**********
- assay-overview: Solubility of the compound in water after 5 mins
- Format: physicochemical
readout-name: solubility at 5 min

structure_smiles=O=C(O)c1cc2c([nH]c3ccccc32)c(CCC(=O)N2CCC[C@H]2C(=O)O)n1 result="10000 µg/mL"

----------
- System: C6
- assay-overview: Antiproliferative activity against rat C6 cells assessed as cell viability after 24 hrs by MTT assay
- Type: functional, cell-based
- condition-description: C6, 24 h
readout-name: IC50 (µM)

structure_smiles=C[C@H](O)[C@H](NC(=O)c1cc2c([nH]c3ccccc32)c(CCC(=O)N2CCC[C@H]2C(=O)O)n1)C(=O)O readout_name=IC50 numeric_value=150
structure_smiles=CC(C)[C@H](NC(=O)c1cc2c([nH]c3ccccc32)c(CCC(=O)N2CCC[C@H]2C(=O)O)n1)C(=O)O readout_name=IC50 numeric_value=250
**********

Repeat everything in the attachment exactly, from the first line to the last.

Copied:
- assay-overview: Solubility of the compound in water after 5 mins
- Format: physicochemical
readout-name: solubility at 5 min

structure_smiles=O=C(O)c1cc2c([nH]c3ccccc32)c(CCC(=O)N2CCC[C@H]2C(=O)O)n1 result="10000 µg/mL"

----------
- System: C6
- assay-overview: Antiproliferative activity against rat C6 cells assessed as cell viability after 24 hrs by MTT assay
- Type: functional, cell-based
- condition-description: C6, 24 h
readout-name: IC50 (µM)

structure_smiles=C[C@H](O)[C@H](NC(=O)c1cc2c([nH]c3ccccc32)c(CCC(=O)N2CCC[C@H]2C(=O)O)n1)C(=O)O readout_name=IC50 numeric_value=150
structure_smiles=CC(C)[C@H](NC(=O)c1cc2c([nH]c3ccccc32)c(CCC(=O)N2CCC[C@H]2C(=O)O)n1)C(=O)O readout_name=IC50 numeric_value=250